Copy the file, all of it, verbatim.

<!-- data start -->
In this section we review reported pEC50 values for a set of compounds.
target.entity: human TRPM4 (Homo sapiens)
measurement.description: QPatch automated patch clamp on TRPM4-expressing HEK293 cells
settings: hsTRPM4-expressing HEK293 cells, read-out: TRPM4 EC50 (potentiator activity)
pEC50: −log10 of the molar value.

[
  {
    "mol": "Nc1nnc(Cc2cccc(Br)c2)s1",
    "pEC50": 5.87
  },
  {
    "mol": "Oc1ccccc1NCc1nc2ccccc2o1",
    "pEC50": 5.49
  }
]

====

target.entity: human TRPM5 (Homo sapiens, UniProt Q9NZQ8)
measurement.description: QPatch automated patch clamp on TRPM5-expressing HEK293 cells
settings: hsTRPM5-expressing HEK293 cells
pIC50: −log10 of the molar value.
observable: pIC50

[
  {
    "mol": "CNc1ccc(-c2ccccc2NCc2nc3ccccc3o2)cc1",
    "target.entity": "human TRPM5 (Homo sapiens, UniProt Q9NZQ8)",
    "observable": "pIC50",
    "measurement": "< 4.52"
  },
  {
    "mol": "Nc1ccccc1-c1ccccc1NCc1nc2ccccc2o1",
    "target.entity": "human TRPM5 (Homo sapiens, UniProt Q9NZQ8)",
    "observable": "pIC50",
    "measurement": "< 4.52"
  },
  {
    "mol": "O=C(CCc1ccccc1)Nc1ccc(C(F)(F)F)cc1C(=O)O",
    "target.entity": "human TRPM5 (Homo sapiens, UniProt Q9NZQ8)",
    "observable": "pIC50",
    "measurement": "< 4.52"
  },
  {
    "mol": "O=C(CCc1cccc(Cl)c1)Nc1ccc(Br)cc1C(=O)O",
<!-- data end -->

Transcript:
In this section we review reported pEC50 values for a set of compounds.
target.entity: human TRPM4 (Homo sapiens)
measurement.description: QPatch automated patch clamp on TRPM4-expressing HEK293 cells
settings: hsTRPM4-expressing HEK293 cells, read-out: TRPM4 EC50 (potentiator activity)
pEC50: −log10 of the molar value.

[
  {
    "mol": "Nc1nnc(Cc2cccc(Br)c2)s1",
    "pEC50": 5.87
  },
  {
    "mol": "Oc1ccccc1NCc1nc2ccccc2o1",
    "pEC50": 5.49
  }
]

====

target.entity: human TRPM5 (Homo sapiens, UniProt Q9NZQ8)
measurement.description: QPatch automated patch clamp on TRPM5-expressing HEK293 cells
settings: hsTRPM5-expressing HEK293 cells
pIC50: −log10 of the molar value.
observable: pIC50

[
  {
    "mol": "CNc1ccc(-c2ccccc2NCc2nc3ccccc3o2)cc1",
    "target.entity": "human TRPM5 (Homo sapiens, UniProt Q9NZQ8)",
    "observable": "pIC50",
    "measurement": "< 4.52"
  },
  {
    "mol": "Nc1ccccc1-c1ccccc1NCc1nc2ccccc2o1",
    "target.entity": "human TRPM5 (Homo sapiens, UniProt Q9NZQ8)",
    "observable": "pIC50",
    "measurement": "< 4.52"
  },
  {
    "mol": "O=C(CCc1ccccc1)Nc1ccc(C(F)(F)F)cc1C(=O)O",
    "target.entity": "human TRPM5 (Homo sapiens, UniProt Q9NZQ8)",
    "observable": "pIC50",
    "measurement": "< 4.52"
  },
  {
    "mol": "O=C(CCc1cccc(Cl)c1)Nc1ccc(Br)cc1C(=O)O",